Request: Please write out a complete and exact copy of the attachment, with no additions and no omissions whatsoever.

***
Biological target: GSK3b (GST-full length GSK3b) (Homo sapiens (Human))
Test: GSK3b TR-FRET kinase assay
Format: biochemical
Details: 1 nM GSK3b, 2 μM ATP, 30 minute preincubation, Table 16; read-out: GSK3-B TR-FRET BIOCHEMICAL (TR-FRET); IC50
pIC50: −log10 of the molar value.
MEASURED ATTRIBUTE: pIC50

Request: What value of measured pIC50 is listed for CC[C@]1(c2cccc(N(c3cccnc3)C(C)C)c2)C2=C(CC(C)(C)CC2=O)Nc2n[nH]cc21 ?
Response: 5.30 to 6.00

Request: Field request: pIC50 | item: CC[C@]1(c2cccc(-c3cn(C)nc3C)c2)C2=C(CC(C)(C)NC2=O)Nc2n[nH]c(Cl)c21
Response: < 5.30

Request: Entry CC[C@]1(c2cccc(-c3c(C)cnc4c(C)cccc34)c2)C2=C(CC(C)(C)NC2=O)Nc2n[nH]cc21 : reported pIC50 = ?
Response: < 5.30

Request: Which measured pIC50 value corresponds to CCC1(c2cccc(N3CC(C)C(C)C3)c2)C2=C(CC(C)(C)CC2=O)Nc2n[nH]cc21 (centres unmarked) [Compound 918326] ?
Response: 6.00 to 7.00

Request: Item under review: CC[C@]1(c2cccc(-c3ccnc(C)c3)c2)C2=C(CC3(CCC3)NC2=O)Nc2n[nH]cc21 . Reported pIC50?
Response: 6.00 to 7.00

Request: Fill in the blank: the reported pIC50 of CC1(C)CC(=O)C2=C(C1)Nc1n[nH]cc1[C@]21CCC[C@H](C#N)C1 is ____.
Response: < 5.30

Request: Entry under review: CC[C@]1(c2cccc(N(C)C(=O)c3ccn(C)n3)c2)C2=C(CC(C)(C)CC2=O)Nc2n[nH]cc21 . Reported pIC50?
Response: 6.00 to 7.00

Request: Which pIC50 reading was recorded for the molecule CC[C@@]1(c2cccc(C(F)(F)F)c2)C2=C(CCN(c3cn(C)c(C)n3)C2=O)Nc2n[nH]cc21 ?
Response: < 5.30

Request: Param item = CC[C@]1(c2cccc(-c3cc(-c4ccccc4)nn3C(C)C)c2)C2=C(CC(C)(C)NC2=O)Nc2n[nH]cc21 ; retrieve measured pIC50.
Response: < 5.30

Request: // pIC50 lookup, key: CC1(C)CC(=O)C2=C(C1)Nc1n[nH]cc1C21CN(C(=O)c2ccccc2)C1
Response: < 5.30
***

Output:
Biological target: GSK3b (GST-full length GSK3b) (Homo sapiens (Human))
Test: GSK3b TR-FRET kinase assay
Format: biochemical
Details: 1 nM GSK3b, 2 μM ATP, 30 minute preincubation, Table 16; read-out: GSK3-B TR-FRET BIOCHEMICAL (TR-FRET); IC50
pIC50: −log10 of the molar value.
MEASURED ATTRIBUTE: pIC50

Request: What value of measured pIC50 is listed for CC[C@]1(c2cccc(N(c3cccnc3)C(C)C)c2)C2=C(CC(C)(C)CC2=O)Nc2n[nH]cc21 ?
Response: 5.30 to 6.00

Request: Field request: pIC50 | item: CC[C@]1(c2cccc(-c3cn(C)nc3C)c2)C2=C(CC(C)(C)NC2=O)Nc2n[nH]c(Cl)c21
Response: < 5.30

Request: Entry CC[C@]1(c2cccc(-c3c(C)cnc4c(C)cccc34)c2)C2=C(CC(C)(C)NC2=O)Nc2n[nH]cc21 : reported pIC50 = ?
Response: < 5.30

Request: Which measured pIC50 value corresponds to CCC1(c2cccc(N3CC(C)C(C)C3)c2)C2=C(CC(C)(C)CC2=O)Nc2n[nH]cc21 (centres unmarked) [Compound 918326] ?
Response: 6.00 to 7.00

Request: Item under review: CC[C@]1(c2cccc(-c3ccnc(C)c3)c2)C2=C(CC3(CCC3)NC2=O)Nc2n[nH]cc21 . Reported pIC50?
Response: 6.00 to 7.00

Request: Fill in the blank: the reported pIC50 of CC1(C)CC(=O)C2=C(C1)Nc1n[nH]cc1[C@]21CCC[C@H](C#N)C1 is ____.
Response: < 5.30

Request: Entry under review: CC[C@]1(c2cccc(N(C)C(=O)c3ccn(C)n3)c2)C2=C(CC(C)(C)CC2=O)Nc2n[nH]cc21 . Reported pIC50?
Response: 6.00 to 7.00

Request: Which pIC50 reading was recorded for the molecule CC[C@@]1(c2cccc(C(F)(F)F)c2)C2=C(CCN(c3cn(C)c(C)n3)C2=O)Nc2n[nH]cc21 ?
Response: < 5.30

Request: Param item = CC[C@]1(c2cccc(-c3cc(-c4ccccc4)nn3C(C)C)c2)C2=C(CC(C)(C)NC2=O)Nc2n[nH]cc21 ; retrieve measured pIC50.
Response: < 5.30

Request: // pIC50 lookup, key: CC1(C)CC(=O)C2=C(C1)Nc1n[nH]cc1C21CN(C(=O)c2ccccc2)C1
Response: < 5.30